The Attachment control system and computational modeling: Origins and prospects
AbstractFrom his first attempts to explain attachment phenomena in the 1940s through his Attachment and Loss trilogy (Bowlby, 1969/1982, 1973, 1980), John Bowlby reformulated the theoretical underpinnings of attachment theory several times. He initially attempted to explain attachment phenomena in psychoanalytic terms. Then he invoked ethological theory in the explanation of how and why people behave as they do in close personal relationships. The mature theoretical framework that he presented between 1969 and 1982 in the attachment and loss trilogy retained strengths and insights, ultimately situating them within an overarching control systems framework. This article describes key stages in Bowlby's theoretical development, with particular emphasis placed on the emergence of control systems theory as a cornerstone of the mature theory. It also compares Bowlby's control systems approach to contemporary cognitive science approaches. It concludes by suggesting how Bowlby's control systems formulation could evolve along the path opened up by contemporary work in computational modeling and how it could benefit by doing so.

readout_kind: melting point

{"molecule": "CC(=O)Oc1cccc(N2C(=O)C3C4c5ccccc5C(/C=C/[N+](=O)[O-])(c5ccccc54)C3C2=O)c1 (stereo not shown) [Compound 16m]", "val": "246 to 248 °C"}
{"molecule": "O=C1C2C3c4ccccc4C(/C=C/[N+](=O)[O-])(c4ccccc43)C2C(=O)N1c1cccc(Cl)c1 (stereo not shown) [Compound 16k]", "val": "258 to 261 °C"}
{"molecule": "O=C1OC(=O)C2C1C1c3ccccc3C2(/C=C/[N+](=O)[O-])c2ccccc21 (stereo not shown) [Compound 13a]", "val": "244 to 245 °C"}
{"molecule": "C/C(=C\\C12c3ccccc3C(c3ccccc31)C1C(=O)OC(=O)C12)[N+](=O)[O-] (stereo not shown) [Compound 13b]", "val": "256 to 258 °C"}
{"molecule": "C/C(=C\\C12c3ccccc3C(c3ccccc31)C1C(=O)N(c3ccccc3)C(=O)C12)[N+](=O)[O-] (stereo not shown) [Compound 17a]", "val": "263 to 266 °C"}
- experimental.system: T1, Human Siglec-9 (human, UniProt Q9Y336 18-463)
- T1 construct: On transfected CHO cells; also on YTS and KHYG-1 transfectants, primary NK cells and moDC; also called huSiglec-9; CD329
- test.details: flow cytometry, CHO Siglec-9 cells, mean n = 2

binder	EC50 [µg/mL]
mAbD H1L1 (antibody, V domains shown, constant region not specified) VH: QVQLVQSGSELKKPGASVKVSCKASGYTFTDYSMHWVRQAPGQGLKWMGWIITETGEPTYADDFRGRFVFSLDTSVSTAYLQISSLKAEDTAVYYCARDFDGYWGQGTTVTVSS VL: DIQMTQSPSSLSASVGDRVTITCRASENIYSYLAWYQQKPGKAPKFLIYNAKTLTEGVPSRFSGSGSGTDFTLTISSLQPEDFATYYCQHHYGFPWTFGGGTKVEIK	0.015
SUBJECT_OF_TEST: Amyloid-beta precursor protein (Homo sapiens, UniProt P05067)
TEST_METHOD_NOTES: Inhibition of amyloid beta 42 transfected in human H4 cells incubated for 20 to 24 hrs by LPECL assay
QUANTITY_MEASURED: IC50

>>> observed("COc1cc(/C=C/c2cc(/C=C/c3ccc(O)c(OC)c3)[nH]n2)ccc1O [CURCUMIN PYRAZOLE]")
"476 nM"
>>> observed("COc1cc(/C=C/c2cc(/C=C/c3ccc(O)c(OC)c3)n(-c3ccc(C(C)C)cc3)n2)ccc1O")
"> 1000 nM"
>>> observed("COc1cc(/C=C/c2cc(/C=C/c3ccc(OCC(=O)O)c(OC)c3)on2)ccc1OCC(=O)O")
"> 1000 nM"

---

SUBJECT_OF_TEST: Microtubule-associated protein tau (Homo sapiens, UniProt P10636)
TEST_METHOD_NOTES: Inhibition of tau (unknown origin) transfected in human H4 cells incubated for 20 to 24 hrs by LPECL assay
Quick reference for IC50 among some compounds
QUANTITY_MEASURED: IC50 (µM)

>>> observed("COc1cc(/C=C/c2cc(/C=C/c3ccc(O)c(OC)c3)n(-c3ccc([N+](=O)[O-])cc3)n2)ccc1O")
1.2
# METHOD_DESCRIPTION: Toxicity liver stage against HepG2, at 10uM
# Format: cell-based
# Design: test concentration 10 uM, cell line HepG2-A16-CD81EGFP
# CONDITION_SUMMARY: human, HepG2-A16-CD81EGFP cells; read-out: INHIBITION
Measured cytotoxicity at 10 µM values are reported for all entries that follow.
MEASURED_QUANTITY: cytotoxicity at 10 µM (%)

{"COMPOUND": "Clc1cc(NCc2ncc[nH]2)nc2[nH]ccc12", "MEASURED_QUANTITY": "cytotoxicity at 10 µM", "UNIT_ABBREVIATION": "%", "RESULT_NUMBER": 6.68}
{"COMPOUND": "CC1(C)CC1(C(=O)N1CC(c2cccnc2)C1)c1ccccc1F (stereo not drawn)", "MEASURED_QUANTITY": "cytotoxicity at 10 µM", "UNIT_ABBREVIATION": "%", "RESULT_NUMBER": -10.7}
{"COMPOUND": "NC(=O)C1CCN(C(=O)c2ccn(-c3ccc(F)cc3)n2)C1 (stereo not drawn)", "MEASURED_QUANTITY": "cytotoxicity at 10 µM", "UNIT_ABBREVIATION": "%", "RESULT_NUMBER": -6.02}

CitationPetters, D. D. (2018). The attachment control system and computational modeling: Origins and prospects. Developmental Psychology. doi 10.1037/dev0000647
PublisherAmerican Psychological Association
The following licence applies to the copyright and re-use of this item:
- Creative Commons
Except where otherwise noted, this item's license is described as Attribution-NonCommercial-NoDerivs 3.0 United States